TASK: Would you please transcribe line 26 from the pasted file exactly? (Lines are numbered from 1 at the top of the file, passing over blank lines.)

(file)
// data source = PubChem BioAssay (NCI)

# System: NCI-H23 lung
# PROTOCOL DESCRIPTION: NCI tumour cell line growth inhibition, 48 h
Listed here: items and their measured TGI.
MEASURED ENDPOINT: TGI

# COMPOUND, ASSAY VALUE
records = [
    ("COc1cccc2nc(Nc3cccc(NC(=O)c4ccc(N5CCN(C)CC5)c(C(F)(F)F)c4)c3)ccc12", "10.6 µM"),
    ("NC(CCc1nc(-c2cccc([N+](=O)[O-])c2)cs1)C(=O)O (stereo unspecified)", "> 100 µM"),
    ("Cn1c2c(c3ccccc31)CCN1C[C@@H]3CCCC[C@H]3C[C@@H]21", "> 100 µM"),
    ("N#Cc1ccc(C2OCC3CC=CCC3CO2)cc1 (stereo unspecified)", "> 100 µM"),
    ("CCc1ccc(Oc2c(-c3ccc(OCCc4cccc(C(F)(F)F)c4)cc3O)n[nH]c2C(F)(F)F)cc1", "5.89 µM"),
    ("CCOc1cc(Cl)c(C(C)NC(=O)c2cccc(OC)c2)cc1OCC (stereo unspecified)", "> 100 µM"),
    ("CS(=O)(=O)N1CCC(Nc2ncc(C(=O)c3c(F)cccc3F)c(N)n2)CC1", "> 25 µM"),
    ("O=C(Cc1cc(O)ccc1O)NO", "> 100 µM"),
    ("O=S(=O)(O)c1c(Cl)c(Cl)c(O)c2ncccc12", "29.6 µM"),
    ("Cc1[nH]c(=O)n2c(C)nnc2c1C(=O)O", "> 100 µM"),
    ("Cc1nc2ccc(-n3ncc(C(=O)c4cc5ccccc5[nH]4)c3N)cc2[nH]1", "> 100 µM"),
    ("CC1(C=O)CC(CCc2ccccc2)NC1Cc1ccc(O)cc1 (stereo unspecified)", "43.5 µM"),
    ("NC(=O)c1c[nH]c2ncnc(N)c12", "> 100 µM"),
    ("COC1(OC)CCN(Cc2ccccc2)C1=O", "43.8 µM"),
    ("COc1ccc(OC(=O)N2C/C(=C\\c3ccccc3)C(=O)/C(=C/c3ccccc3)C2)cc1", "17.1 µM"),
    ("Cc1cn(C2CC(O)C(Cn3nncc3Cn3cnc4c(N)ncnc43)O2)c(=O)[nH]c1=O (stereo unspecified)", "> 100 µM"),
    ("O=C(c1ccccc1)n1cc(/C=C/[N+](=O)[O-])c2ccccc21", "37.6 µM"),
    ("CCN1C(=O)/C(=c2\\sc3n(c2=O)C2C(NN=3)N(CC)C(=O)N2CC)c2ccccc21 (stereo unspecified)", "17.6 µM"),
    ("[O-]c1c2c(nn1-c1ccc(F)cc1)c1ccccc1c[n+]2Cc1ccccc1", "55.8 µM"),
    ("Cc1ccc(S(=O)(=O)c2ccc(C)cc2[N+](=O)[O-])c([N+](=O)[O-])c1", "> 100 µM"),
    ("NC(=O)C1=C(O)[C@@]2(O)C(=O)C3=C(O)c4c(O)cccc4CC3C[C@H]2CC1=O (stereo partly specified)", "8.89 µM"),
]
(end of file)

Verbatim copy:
    ("[O-]c1c2c(nn1-c1ccc(F)cc1)c1ccccc1c[n+]2Cc1ccccc1", "55.8 µM"),